County Kerry

Ireland
Torc Waterfall which includes forest scenes and a river or creek
One of Ireland’s most popular tourist destinations,County Kerry is brimming with scenery that willlive long in the memory an unforgettable mixture of rugged coastline, rollingcountryside, bogs and mysterious looking mountains. Visitors looking toexperience the romance of Ireland won’t be disappointed in Kerry.As well as the magnificent landscape, there are many fine attractions toexplore in one of Ireland’s least urbanised and independent counties, one wherea warm welcome awaits around every corner.

The Hub of Kerry

Set in the heart of one of Ireland’s finestnational parks, Killarneyhas been plying its tourist trade for more than 250 years. It’s full of qualityrestaurants, pubs and accommodation, all on the doorstep of beautiful lakes,woodland, waterfalls and moors lying in the shadow of the country’s highestmountains, Macgillycuddy’sReeks.

The town’s history dates back to the Neolithicperiod and, based on the copper ore mined on Ross Island, was home to someimportant Bronze Age settlements. Over the centuries, expert stonemasonscrafted forts and devised Ogham script before, eventually, Viscount Kenmaredeveloped the town as the Irish answer to England’s Lake District.

Exploring Kerry

The majority of the one million visitors who descendon the county every year tend to stick to Killarneyand its attractions and the famous Ringof Kerry, a scenic drive around the neighbouring Iveragh Peninsula.

Stretching for more than 110 miles, the longest ofIreland’s renowned circular routes combines incredible coastal scenery withpicturesque countryside and fascinating villages providing perfect stop-offpoints for refreshments. Although the ring can be completed in a day, you couldtake your time and stay overnight in somewhere like Killorglinor Kenmare.

The coastal scenery is at its best betweenWaterville and Caherdaniel, with the UNESCO World Heritage site of SkelligMichael, a jagged 217m high chunk of rock, providing a fascinatingdiversion. Despite its appearance and isolation, from the 6th to the 13thcenturies it was home to Christian monks looking for ultimate solitude.

The more compact Dingle Peninsula, the most westernpoint in Europe at its tip, can also be explored using another circular drive.Its breathtaking natural beauty, mixed with rings forts, ancient ruins andcharming towns like Dingle, make it an experience to remember.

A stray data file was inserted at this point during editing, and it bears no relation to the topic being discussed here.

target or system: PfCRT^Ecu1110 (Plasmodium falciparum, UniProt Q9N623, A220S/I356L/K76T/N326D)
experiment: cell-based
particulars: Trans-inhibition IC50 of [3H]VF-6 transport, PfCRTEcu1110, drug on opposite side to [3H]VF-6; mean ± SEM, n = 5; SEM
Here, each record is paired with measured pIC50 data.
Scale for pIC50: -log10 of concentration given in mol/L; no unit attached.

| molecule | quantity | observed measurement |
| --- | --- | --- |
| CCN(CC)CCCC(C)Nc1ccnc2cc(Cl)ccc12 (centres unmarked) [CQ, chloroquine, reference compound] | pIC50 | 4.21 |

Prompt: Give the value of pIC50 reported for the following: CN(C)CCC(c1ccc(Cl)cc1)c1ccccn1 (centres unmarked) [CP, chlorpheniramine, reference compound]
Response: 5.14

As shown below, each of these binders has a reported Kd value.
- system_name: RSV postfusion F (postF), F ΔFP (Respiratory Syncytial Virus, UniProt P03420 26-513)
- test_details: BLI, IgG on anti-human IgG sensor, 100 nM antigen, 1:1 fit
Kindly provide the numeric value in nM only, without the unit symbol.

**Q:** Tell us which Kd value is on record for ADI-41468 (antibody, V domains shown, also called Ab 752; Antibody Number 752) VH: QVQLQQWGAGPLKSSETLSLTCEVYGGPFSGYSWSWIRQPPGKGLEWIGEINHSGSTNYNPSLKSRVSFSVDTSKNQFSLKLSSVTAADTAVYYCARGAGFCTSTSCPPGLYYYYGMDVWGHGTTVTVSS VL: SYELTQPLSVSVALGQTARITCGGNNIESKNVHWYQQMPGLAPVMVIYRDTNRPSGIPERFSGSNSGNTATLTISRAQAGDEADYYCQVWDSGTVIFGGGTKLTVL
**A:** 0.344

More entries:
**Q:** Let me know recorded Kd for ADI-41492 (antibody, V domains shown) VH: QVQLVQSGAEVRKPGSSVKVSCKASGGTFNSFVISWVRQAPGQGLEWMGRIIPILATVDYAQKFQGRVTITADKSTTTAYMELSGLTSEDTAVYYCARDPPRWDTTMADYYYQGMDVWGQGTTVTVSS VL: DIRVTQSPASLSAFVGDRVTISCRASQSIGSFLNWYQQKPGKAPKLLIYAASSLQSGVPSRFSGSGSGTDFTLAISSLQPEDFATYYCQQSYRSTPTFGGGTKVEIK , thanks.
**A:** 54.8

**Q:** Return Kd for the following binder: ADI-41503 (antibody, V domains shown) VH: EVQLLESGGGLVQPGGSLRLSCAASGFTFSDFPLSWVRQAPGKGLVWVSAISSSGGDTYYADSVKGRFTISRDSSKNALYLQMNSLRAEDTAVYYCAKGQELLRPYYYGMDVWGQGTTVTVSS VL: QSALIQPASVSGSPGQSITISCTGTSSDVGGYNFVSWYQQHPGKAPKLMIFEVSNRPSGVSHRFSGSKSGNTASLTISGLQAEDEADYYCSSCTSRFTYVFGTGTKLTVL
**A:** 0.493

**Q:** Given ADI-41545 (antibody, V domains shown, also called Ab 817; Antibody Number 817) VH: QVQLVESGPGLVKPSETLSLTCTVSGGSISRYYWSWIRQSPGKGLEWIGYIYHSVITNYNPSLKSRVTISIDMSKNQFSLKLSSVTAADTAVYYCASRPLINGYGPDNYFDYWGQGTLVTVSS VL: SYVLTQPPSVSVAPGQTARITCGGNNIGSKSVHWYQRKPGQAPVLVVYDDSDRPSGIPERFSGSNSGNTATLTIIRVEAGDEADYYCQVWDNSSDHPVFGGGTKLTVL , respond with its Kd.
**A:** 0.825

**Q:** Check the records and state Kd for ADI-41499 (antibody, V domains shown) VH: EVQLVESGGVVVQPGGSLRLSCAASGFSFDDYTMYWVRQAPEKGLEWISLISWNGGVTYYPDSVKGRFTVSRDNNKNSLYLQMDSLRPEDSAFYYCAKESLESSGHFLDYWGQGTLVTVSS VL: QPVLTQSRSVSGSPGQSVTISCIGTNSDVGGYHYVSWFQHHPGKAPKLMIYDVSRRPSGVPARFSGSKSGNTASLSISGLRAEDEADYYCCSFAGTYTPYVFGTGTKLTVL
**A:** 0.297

See and Do

Some of County Kerry’smost popular attractions are based around Killarney. As well as the naturalwonders of its national park, there is 15th century Ross Castle, KnockreerHouse and Gardens, the Muckross Estate, with a wonderfully restored 19th centurymansion at its heart, and Inisfallen Island, home to a monastery believed tohave been founded by St Finian the Leper in the 7th century.

KerryCounty Museum, in Tralee,has some excellent interpretive displays, including a Medieval Experience thatrecreates life in the town, smells and all, in 1450.

The SkelligExperience on ValentiaIsland chronicles the history of the Skellig Michael monks as well asthe island’s lighthouses and wildlife, while the atmospheric ruins of BallycarberyCastle, and two ring forts nearby, can be found in Caherciveen.

Popular cities in County Kerry

Muckross House featuring a garden, heritage architecture and flowers
Killarney
Known for Nature, Historical and Live music
With a resident population of only 15,000 souls, Killarney might seem an unlikely destination to rank second in popularity among visitors to Ireland, but there’s far more to this charming town than its welcoming, bustling centre.

Reasons to visit

  • Killarney National Park
  • Muckross House
  • Ross Castle
Tralee Town Park showing a statue or sculpture, flowers and a park
Tralee
Known for Friendly people, Dining and Poolside bars
Visit the largest town in County Kerry and see Ireland’s historic functioning windmill and a town park with an exquisite rose garden.

Reasons to visit

  • St. John's Parish
  • Blennerville Windmill
  • Tralee Town Park
Moll\'s Gap featuring tranquil scenes
Kenmare
Known for Live music, Entertainment and Dancing
Experience the live music, diving and adventure in Kenmare!

Reasons to visit

  • Moll's Gap
Dunmore Head showing farmland, general coastal views and rugged coastline
Dingle
Known for Friendly people, Walking and Live music
This scenic oceanfront town in County Kerry is known for its nearby golden beaches, spectacular mountain ranges and historic pubs and restaurants.
Ballybunion
Ballybunion
Known for Friendly people, Golf and Excursions
Trip time! Discover the golf, parks and seaside in upscale Ballybunion.
Listowel
Listowel
Known for Dining, Cafes and Cultural activities
Explore Listowel: its cafes, culture, parks and more!